'Winning helps cure a lot of things': Jazz find a way scrap out victory over Detroit

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SALT LAKE CITY — There were moments when it was easy to think, "Well, here it comes again."

Cade Cunningham's 17-point first half; the 13-4 Detroit run to start the second half; or the time when Mike Conley and Joe Ingles fell to the ground after colliding with one another, which led to a wide-open Pistons 3-pointer.

All of those partially encapsulate what has gone wrong over the last two weeks for the Utah Jazz.

"When you get into a slump like we've been, it's almost harder to find a win, no matter who we play," Conley said.

It wasn't easy on Friday — far from it — but the Jazz earned a much-needed 111-101 win against the Detroit Pistons at Vivint Arena.

It snapped, at least temporarily, the Jazz out of a slump that saw them lose six of its last seven games.

After the last two weeks, it frankly didn't matter who it was against or how it got done; all that mattered for Utah was to get a win. Goal accomplished.

With that as the backdrop, it made sense why the Jazz were proud of beating an 11-win team fighting for the title of league's worst.

"Our communication was good," said Rudy Gobert, who had a season-high 24 points in the win. "There's always gonna be mistakes in a basketball game but those same mistakes were not happening twice. We communicated. It's great. That's the team we know we can be."

Jazz coach Quin Snyder said the team guarded small-small pick and rolls better than they had all season, and Bojan Bogdanovic claimed there was more individual pride on defense.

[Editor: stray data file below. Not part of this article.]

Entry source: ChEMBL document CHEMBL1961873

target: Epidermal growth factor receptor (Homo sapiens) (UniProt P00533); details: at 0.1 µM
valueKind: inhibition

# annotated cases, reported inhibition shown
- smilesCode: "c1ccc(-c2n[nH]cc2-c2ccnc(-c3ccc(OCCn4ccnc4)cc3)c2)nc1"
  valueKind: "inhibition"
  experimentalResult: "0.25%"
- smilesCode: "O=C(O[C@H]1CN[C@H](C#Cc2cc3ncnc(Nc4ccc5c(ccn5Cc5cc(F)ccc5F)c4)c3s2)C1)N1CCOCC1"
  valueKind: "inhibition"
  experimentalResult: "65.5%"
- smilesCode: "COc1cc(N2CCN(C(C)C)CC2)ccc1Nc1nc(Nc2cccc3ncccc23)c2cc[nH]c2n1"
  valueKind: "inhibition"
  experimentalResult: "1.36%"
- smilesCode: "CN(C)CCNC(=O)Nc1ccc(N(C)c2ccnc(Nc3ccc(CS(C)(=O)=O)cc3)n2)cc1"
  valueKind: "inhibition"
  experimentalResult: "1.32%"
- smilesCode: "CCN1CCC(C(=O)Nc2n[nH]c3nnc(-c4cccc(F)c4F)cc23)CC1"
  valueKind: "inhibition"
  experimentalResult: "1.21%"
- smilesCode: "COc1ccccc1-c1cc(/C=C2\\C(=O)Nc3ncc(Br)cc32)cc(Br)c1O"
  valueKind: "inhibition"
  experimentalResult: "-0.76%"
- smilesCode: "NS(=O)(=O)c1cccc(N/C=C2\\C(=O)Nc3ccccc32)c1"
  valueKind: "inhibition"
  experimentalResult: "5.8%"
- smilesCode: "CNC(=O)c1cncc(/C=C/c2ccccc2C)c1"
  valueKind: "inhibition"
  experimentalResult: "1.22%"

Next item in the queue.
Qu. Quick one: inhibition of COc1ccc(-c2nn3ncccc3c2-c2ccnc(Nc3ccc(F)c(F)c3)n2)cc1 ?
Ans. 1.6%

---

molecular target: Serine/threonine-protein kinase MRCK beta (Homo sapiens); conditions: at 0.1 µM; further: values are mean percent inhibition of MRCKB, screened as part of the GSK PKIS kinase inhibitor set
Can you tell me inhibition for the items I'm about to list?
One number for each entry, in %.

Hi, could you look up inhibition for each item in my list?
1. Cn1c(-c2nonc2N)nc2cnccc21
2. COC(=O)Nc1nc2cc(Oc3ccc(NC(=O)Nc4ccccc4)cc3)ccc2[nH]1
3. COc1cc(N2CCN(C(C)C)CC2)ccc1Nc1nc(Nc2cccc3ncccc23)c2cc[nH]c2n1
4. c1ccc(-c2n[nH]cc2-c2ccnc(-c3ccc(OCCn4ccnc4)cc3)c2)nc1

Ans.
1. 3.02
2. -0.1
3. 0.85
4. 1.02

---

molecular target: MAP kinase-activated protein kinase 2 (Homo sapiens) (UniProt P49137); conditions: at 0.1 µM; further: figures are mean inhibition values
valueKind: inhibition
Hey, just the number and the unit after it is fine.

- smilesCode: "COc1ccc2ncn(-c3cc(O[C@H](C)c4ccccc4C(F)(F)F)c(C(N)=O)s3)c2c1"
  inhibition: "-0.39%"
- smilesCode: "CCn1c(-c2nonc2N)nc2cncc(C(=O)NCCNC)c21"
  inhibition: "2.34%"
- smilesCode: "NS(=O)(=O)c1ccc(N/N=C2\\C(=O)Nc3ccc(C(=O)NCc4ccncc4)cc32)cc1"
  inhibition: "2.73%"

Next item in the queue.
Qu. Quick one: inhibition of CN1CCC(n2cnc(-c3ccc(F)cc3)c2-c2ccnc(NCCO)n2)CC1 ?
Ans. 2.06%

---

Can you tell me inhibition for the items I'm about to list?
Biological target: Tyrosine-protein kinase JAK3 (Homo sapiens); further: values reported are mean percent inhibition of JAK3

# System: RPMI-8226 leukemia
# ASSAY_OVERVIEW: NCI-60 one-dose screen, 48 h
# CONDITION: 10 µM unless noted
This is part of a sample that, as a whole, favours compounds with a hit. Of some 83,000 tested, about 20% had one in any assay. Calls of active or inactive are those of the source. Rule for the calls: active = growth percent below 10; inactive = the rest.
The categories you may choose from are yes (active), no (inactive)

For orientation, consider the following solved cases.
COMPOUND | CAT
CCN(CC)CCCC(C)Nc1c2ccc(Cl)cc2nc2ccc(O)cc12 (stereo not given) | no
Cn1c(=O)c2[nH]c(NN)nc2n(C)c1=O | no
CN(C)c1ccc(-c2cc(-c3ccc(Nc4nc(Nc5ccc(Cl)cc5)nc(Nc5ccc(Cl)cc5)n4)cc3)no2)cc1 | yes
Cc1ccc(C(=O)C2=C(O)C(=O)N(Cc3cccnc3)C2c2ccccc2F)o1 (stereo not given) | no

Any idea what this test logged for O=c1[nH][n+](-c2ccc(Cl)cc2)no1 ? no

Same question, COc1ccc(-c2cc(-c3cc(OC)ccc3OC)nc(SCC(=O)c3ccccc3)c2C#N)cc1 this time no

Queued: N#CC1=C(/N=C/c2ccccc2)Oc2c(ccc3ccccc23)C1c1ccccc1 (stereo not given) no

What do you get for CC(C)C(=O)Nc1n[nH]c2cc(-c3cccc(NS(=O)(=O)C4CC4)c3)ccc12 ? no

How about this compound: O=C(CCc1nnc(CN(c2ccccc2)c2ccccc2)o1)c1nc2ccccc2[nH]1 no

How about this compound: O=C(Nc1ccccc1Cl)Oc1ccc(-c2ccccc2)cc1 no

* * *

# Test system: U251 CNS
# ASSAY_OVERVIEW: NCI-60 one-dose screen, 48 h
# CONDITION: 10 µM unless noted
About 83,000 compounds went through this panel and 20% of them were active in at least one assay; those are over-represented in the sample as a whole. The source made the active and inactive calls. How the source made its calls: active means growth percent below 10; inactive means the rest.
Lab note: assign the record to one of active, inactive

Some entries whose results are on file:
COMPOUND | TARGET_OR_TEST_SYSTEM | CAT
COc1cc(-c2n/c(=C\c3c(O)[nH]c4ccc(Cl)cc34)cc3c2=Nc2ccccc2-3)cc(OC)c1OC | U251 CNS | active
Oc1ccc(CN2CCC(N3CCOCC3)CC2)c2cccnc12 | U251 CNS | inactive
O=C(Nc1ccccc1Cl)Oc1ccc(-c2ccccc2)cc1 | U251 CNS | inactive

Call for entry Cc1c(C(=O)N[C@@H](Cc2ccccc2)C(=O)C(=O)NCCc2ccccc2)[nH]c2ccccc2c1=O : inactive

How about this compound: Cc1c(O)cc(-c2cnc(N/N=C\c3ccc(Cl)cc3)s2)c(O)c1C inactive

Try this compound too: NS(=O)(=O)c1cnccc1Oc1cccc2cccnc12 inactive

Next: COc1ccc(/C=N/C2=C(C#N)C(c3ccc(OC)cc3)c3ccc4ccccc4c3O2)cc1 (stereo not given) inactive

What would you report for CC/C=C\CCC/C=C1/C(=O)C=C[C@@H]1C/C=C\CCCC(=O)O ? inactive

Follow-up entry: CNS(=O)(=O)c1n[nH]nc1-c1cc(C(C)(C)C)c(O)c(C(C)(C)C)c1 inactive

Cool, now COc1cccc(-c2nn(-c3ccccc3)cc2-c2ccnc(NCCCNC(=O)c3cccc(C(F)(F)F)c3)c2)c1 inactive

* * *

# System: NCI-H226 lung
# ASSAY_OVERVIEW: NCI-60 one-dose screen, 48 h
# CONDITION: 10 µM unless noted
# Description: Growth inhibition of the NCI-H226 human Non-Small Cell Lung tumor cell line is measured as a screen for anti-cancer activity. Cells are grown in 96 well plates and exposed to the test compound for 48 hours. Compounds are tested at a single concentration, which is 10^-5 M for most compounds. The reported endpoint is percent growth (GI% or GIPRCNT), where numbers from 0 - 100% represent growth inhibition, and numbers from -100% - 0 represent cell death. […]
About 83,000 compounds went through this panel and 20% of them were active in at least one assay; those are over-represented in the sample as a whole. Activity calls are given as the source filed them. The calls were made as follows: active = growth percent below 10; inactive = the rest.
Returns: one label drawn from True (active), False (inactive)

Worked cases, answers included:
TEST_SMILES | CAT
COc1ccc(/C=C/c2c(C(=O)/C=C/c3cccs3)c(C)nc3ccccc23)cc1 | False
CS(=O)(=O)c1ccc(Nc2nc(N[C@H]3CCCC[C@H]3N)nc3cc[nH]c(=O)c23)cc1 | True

All of that to only be up by 1 point to a bad Detroit team with six minutes remaining. But, hey, unlike most of the last seven games, they were at least able to pull away.

The Jazz have Conley and Gobert to thank for that. With Donovan MItchell still sidelined by concussion symptoms, the two combined to score 18 points in the fourth quarter.

Conley finished with 19 points, four assists and four rebounds on the night.

"Winning helps cure a lot of things," Conley said. "It felt like we hadn't won in forever the way we've been playing, and how we've been feeling. Just to get a win in the way we did tonight and have certain guys step up."

Guys like Trent Forrest, who played 18 minutes and finished with 8 points and four assists. His drive game in the third quarter helped withstand a Detroit run and he slowed Cunningham down after a hot start.

"I thought our bench, defensively — those guys did a really good job competing, and that was the difference in the game," Snyder said.

Utah shot 32% from 3-point range, continuing a cold streak from a team that is usually one of the league's most lethal from the outside. Even that, though, could be seen as a positive in a way. The Jazz were forced to win the game another way, and they succeeded.

"It's good to win a game where we don't shoot well," Snyder said.

Heck, it was good to just win a game at all for the Jazz. Utah got to the free throw line 34 times and only allowed 19 points in the fourth quarter to help overcome the off night from deep.

"I'm shooting bad; we've been shooting bad as a team lately," said Bogdanovic, who had 23 points on 7-of-15 shooting. "So we are trying to drive more and get to the free-throw line to get some easy baskets."

That was enough to taste victory again, but with the stark realization that tougher challenges are coming. The Jazz did some good things against Detroit. They'll need to do much more in upcoming games against the Warriors, Suns (twice) and Grizzlies.

For now, though, the slump has been paused. The next week will reveal if it's over.

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